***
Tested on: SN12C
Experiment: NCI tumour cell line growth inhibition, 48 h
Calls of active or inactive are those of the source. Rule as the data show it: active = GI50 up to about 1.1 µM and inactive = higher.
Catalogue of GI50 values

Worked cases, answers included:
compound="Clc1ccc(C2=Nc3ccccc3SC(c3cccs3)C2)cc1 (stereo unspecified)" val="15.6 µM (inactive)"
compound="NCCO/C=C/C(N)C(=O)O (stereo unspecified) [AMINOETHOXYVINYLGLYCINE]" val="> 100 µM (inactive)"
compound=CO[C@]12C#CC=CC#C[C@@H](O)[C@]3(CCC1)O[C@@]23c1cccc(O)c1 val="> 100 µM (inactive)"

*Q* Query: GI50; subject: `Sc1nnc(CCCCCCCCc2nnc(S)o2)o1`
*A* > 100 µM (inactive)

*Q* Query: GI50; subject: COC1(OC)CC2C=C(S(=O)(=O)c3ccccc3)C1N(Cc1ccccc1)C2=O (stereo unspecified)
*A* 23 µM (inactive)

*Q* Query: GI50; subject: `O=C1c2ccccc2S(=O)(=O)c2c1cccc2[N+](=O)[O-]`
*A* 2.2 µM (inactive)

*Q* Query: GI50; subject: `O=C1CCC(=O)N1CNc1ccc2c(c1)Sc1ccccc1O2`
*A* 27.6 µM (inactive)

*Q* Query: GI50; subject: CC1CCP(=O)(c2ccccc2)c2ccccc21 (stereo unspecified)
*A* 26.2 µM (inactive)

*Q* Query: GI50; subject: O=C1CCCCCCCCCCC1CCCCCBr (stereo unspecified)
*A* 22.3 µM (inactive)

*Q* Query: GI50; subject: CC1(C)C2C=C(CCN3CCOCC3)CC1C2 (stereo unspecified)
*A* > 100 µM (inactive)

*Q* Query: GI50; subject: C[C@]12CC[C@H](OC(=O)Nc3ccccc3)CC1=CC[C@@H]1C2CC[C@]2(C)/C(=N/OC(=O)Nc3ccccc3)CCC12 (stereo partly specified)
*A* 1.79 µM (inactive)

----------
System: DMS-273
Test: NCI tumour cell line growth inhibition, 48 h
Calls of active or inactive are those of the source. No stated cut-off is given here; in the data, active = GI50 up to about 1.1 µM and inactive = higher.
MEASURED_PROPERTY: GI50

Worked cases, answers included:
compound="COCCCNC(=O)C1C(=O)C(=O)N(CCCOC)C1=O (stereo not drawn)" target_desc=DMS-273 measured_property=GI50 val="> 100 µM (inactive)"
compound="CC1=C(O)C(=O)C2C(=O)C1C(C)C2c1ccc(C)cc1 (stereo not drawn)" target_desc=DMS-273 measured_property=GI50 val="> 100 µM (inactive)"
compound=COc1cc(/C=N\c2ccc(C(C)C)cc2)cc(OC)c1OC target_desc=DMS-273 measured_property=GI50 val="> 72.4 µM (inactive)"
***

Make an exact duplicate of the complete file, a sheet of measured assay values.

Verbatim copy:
Tested on: SN12C
Experiment: NCI tumour cell line growth inhibition, 48 h
Calls of active or inactive are those of the source. Rule as the data show it: active = GI50 up to about 1.1 µM and inactive = higher.
Catalogue of GI50 values

Worked cases, answers included:
compound="Clc1ccc(C2=Nc3ccccc3SC(c3cccs3)C2)cc1 (stereo unspecified)" val="15.6 µM (inactive)"
compound="NCCO/C=C/C(N)C(=O)O (stereo unspecified) [AMINOETHOXYVINYLGLYCINE]" val="> 100 µM (inactive)"
compound=CO[C@]12C#CC=CC#C[C@@H](O)[C@]3(CCC1)O[C@@]23c1cccc(O)c1 val="> 100 µM (inactive)"

*Q* Query: GI50; subject: `Sc1nnc(CCCCCCCCc2nnc(S)o2)o1`
*A* > 100 µM (inactive)

*Q* Query: GI50; subject: COC1(OC)CC2C=C(S(=O)(=O)c3ccccc3)C1N(Cc1ccccc1)C2=O (stereo unspecified)
*A* 23 µM (inactive)

*Q* Query: GI50; subject: `O=C1c2ccccc2S(=O)(=O)c2c1cccc2[N+](=O)[O-]`
*A* 2.2 µM (inactive)

*Q* Query: GI50; subject: `O=C1CCC(=O)N1CNc1ccc2c(c1)Sc1ccccc1O2`
*A* 27.6 µM (inactive)

*Q* Query: GI50; subject: CC1CCP(=O)(c2ccccc2)c2ccccc21 (stereo unspecified)
*A* 26.2 µM (inactive)

*Q* Query: GI50; subject: O=C1CCCCCCCCCCC1CCCCCBr (stereo unspecified)
*A* 22.3 µM (inactive)

*Q* Query: GI50; subject: CC1(C)C2C=C(CCN3CCOCC3)CC1C2 (stereo unspecified)
*A* > 100 µM (inactive)

*Q* Query: GI50; subject: C[C@]12CC[C@H](OC(=O)Nc3ccccc3)CC1=CC[C@@H]1C2CC[C@]2(C)/C(=N/OC(=O)Nc3ccccc3)CCC12 (stereo partly specified)
*A* 1.79 µM (inactive)

----------
System: DMS-273
Test: NCI tumour cell line growth inhibition, 48 h
Calls of active or inactive are those of the source. No stated cut-off is given here; in the data, active = GI50 up to about 1.1 µM and inactive = higher.
MEASURED_PROPERTY: GI50

Worked cases, answers included:
compound="COCCCNC(=O)C1C(=O)C(=O)N(CCCOC)C1=O (stereo not drawn)" target_desc=DMS-273 measured_property=GI50 val="> 100 µM (inactive)"
compound="CC1=C(O)C(=O)C2C(=O)C1C(C)C2c1ccc(C)cc1 (stereo not drawn)" target_desc=DMS-273 measured_property=GI50 val="> 100 µM (inactive)"
compound=COc1cc(/C=N\c2ccc(C(C)C)cc2)cc(OC)c1OC target_desc=DMS-273 measured_property=GI50 val="> 72.4 µM (inactive)"